“We feel our major needs are being met,” said National Science
Foundation Director Rita Colwell at Monday’s briefing on the
Bush Administration’s $4.47 billion NSF request for FY 2002.
Saying that it was to credit of the administration that it was
holding the line on discretionary spending, Colwell
characterized the foundation as being “fortunate” in this
budget cycle.

President Bush has requested a 1.3%, or $56 million increase
in the foundation’s budget for FY 2002. Research and Related
Activities funding would decline 0.5%, which Colwell said
would enable NSF to maintain its current level of support.
Education and Human Resources funding is the “Highlight” in
the request Colwell declared, which would increase 11.0%.
There would be no new starts under the foundation’s Major
Research Equipment activity.

The budget submission to Congress identifies several
Highlights and Priorities. The first is a $200 million Math
and Science Partnership Initiative. NSF will lead this
initiative that would, according to the budget document,
“provide funds for states and local school districts to join
with institutions of higher education, particularly with their
departments of mathematics, science, and engineering, to
strengthen K-12 math and science education.” NSF also
requests $8 million to increase from $18,000 to $20,500, for
academic year 2002-2003, the stipends for Graduate Research
Fellowships, the Graduate Teaching Fellowships in K-12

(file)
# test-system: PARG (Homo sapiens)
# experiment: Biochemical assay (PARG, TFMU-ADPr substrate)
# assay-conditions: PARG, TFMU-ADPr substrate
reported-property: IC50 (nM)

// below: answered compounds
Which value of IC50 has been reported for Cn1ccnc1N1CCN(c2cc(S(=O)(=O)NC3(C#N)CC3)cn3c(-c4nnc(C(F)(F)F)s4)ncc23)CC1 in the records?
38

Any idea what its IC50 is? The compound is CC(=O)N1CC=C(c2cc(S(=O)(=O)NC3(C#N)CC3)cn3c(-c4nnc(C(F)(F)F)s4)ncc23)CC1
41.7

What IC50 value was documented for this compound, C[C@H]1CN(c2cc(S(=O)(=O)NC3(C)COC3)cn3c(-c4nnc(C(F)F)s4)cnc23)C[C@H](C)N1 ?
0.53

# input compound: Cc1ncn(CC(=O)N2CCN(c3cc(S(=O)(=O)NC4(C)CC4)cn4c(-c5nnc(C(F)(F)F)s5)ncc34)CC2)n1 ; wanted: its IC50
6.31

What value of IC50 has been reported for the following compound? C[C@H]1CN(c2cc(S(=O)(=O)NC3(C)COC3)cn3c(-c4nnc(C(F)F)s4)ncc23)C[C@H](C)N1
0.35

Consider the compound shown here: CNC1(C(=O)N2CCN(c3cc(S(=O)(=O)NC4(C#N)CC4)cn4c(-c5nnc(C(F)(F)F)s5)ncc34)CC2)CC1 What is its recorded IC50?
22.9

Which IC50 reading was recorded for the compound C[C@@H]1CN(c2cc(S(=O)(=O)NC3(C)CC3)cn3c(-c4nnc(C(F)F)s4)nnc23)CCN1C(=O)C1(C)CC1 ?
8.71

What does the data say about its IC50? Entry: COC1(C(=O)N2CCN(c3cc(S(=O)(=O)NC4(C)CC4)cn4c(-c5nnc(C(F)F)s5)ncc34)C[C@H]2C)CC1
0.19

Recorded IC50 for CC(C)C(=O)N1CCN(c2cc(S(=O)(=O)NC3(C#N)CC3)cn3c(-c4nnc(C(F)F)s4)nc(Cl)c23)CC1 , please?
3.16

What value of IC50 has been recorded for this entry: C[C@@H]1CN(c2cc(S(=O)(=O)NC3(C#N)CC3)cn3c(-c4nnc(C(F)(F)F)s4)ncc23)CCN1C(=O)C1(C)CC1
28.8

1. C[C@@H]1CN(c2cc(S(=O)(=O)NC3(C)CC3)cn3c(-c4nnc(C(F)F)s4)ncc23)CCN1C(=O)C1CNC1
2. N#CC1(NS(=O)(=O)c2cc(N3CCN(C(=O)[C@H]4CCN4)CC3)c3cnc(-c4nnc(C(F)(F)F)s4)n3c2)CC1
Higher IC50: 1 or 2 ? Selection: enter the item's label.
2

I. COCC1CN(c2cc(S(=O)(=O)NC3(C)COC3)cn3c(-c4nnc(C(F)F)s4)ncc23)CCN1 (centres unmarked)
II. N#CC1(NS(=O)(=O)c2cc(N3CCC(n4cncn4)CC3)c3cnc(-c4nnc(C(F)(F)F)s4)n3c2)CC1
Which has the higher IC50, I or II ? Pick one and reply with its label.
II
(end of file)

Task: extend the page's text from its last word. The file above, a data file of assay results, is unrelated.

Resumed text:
Education, and the Integrative Graduate Education and Research
Traineeship programs. NSF hopes this will attract more
students into graduate education in science and engineering.

Interdisciplinary Mathematics will be a “centerpiece” of NSF’s
core investments in FY 2002. “This emphasis on the
mathematical sciences recognizes its increasingly critical
role in advancing interdisciplinary science,” states the
budget document. This budget would increase by 16.5%. Four
interdependent priority areas are identified. Each will
receive funding increases to maintain the momentum of previous
foundation investments, Colwell said. One of these is
Nanoscale Science and Engineering, which would increase 16.1%.
Identified as an Additional FY 2002 Highlight is the support
NSF provides for the Large Hadron Collider, Network for
Earthquake Engineering Simulation, and the Terascale Computing

In responding to questions, Colwell said that the FY 2002
request “lays the foundation for sustained increases over the
long term.” She said that further work needs to be done in
Washington and across America to fully explain the importance
of the research supported by NSF. Colwell’s response to a
question about NIH’s 13.5% requested increase concentrated on
the foundation’s own initiatives. “I do think that future
looks bright,” she declared, calling on the scientific
community to work together to present what she called a
powerful message about the importance of scientific research.

Forthcoming FYIs will detail physics-related programs in the
FY 2002 NSF request.

CORRECTION TO FYI #42: The FY 2002 DOE Fusion Energy Sciences
request provides level funding.


Richard M .Jones

Public Information Division

The American Institute of Physics


(301) 209-3095